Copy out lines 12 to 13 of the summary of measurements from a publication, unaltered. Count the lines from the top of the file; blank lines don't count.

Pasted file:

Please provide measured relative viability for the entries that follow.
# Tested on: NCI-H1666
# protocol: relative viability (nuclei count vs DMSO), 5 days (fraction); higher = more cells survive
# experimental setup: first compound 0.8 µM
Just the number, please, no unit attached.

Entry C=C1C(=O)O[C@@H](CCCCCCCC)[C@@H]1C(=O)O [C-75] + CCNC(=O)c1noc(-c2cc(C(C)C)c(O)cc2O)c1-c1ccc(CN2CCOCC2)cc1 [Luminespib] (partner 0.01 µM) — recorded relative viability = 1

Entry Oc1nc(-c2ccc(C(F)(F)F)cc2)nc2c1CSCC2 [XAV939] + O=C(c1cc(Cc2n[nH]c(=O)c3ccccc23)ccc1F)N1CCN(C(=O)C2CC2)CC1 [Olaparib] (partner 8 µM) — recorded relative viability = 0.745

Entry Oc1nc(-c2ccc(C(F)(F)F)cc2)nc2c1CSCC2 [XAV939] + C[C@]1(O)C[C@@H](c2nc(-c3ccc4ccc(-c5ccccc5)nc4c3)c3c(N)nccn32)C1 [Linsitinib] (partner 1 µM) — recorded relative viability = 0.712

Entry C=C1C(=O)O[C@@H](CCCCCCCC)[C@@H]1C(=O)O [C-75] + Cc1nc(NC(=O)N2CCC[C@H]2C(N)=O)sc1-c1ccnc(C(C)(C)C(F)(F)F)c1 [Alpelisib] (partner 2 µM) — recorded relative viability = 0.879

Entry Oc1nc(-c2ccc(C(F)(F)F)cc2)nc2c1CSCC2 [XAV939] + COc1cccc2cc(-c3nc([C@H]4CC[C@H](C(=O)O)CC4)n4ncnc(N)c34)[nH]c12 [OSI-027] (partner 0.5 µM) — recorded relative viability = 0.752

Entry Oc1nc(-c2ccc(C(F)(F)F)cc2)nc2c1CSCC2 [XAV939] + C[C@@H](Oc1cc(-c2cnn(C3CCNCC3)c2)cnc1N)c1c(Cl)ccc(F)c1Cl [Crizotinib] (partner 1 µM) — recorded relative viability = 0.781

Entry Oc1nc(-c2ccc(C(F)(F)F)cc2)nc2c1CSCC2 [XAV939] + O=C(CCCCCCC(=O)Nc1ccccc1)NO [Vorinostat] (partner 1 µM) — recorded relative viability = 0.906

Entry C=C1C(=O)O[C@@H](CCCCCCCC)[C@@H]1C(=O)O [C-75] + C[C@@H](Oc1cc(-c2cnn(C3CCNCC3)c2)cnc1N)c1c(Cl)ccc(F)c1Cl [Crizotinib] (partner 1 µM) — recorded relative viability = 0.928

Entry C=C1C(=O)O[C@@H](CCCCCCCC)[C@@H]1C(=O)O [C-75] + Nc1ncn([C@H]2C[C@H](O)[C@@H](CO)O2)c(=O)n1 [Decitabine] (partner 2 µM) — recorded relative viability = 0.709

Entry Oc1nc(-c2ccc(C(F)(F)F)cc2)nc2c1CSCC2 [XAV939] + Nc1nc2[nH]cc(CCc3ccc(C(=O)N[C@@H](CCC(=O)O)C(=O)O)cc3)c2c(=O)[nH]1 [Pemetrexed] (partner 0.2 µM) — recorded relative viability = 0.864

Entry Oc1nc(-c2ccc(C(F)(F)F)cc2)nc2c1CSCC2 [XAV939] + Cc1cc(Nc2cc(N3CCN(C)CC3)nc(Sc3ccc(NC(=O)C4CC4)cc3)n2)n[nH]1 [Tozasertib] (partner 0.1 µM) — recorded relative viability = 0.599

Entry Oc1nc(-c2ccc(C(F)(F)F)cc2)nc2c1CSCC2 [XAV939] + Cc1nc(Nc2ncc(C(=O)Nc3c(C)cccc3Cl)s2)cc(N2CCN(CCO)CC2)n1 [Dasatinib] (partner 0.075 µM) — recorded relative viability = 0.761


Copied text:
Entry Oc1nc(-c2ccc(C(F)(F)F)cc2)nc2c1CSCC2 [XAV939] + O=C(CCCCCCC(=O)Nc1ccccc1)NO [Vorinostat] (partner 1 µM) — recorded relative viability = 0.906

Entry C=C1C(=O)O[C@@H](CCCCCCCC)[C@@H]1C(=O)O [C-75] + C[C@@H](Oc1cc(-c2cnn(C3CCNCC3)c2)cnc1N)c1c(Cl)ccc(F)c1Cl [Crizotinib] (partner 1 µM) — recorded relative viability = 0.928